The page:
Accelerating the transition toward low or net-zero carbon emissions is necessary to keep global warming at theoretically safe levels. That will likely bring price shocks associated with rising metal prices, energy costs, and carbon taxes – what has been called “greenflation”. Greening the economy will also require public spending and redistributive policies.
Moving Faster Along the Road to Decarbonization
In the wake of the COP26 Climate Change Conference in Glasgow, the International Energy Agency has updated the CO2 emissions scenarios in its World Energy Outlook from October(IEA, 2021a), taking into account the most recent country pledges. Despite a steeper decline in emissions, the world would still be far from reaching the dreamed-of net zero emissions scenario by 2050 (Figure 1).
Source: Birol, F. (2021).
According to the IEA, if all Glasgow commitments are met, global warming will be bound to 1.8oC above pre-industrial levels by 2100. That would be a substantial decrease from the 2.7oC which pre-COP policies would have been expected to lead to, but obviously still distant from the “substantially below 2oC” promised in the 2015 Paris Agreement.
Estimates by Climate Action Tracker (CAT) suggest that current pledges for 2030 will not deliver the emissions reductions necessary to push long-term warming down, leading to warming of 2.4oC if further revisions are not made. Figure 2 shows that, while the continuation of current policies would imply a 2.7oC increase in global mean temperatures, the full implementation of ‘nationally determined contributions’ (NDCs)—efforts by each country to reduce national emissions and adapt to the impacts of climate change—up to 2030 would lead to more 2.4oC of warming by the end of the century. Climate Action Tracker’s ‘pledges and targets’ scenario temperature of 2.1o C reflects all NDCs and submitted or binding long-term targets, including the United States’ and China’s net-zero targets, now that both countries have submitted their long-term commitments. The optimistic scenario of 1.8oC of global warming requires faster emissions reductions in the coming decade.
Agriculture, forestry, and land use matter as they correspond to about 20% of total greenhouse gas emissions, and forest cover can help remove CO2 from the atmosphere. Preventing deforestation can play a significant role in lowering CO2 emissions, and can even provide a net sink.
In what follows, we focus on energy.
Supplies of renewable energy and biomass need to rise to meet global primary energy needs, and the trajectory towards decarbonization will bring a sharp increase in the demand for metals, including copper, nickel, cobalt, and lithium, used intensively in green electricity and electricity storage. IEA (2021b) predicts that lithium and cobalt consumption, for instance, will need to increase more than sixfold to meet the needs of batteries and other uses in the production and non-consumption of clean energy.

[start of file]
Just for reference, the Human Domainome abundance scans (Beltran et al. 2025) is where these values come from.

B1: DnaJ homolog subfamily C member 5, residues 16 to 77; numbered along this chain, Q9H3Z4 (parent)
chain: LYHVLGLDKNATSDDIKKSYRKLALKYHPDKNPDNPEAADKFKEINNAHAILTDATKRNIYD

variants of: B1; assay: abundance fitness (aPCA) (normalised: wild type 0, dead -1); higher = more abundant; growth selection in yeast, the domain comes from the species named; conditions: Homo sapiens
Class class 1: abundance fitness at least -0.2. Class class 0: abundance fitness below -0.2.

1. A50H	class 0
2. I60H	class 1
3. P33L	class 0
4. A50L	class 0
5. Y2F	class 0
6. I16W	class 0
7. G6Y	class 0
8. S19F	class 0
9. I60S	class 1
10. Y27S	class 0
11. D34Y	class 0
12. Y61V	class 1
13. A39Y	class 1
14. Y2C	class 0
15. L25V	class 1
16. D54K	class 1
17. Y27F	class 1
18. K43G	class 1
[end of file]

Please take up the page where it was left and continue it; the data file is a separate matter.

Figure 3 shows how many minerals used in green technologies will go through a significant surge in demand during the energy transition. Demand for raw materials used in existing clean-energy technologies, such as solar panels and wind turbines, is expected to increase significantly.
Source: IIF (2021).
Such an increase in demand will face a slow-motion supply response. Copper, nickel, and cobalt mines are investment-intensive and take an average of more than a decade from discovery to production, according to the IEA. Lithium is often extracted from mineral sources and brine through salt water pumped from the ground. This reduces lead times for new production to an average of about five years. There will also be the challenge of ramping up production without going against social and environmental safeguards.
The combination of increasing demand and slower changes in supply could cause the prices of these metals to skyrocket. In fact, according to International Monetary Fund projections, if mining were to satisfy consumption in the IEA's net-zero emissions scenario, prices could reach historic highs for an unprecedented period (Boer et al, 2021). For example, the price of lithium could rise from $6,000 a metric ton in 2020 to about $15,000 this decade.
The production value of the four metals could increase up to six times to US$12 trillion in two decades, according to the IMF.
There Will Also Be Energy-Cost Shocks
Given the state-of-the-art in terms of technology, there may have to be a switch to more expensive non-carbon energy alternatives, for a significant period, if they are ultimately to replace conventional fossil fuels. Green premia—price of clean technology/price of carbon-emitting alternative—will have to be paid. Figure 4 illustrate this in the case of transport fuels.
The good news about such replacement is that the evolution towards cleaner technologies with declining costs is already taking place. The bad news is the presence of obstacles to such investments—particularly in the case of green infrastructure in non-advanced countries (Canuto, 2021).
Source: IIF (2021).
Fossil fuels have also provoked price shocks. The expectation has been that their prices will fall as the transition away from fossil fuels pushes demand for them to the bottom. However, supply conditions have also deteriorated because of the drop in investment in oil wells, natural gas centers, and coal mines.
In 2021, the lack of investment has been one of the causes of the spike in the prices of the three energy commodities. Oil surpassed $81 a barrel after the Organization of Petroleum Exporting Countries (OPEC) and allies such as Russia, which are part of the OPEC+ alliance, at an October 4 meeting, resisted calls to increase production. Unlike what has been seen since 2015, when oil and gas prices changed levels, this time U.S. gas and shale oil were not ready to close the gap. The trajectory of fossil fuel prices will not be steady…
In fact, public policy measures seen as favorable to the energy transition already place a price burden on the use of fossil fuels. Such policy measures include a price (tax) on carbon, elimination of remaining subsidies, mandatory transparency and sanctions on financial assets, and future bans on internal combustion engines.
We have then experienced what can be called the ‘first energy shock of the green economy era’ or, for those who deny that we have already entered that era, the ‘last energy shock of the fossil fuel era’. From May to October 2021, oil, coal, and gas prices together rose 95%. This year's strong economic recovery has been confronted by oil stocks at levels 6% lower than usual, as well as gas stocks in Europe at just 86% of previous levels, and below 50% in the case of coal in China and India.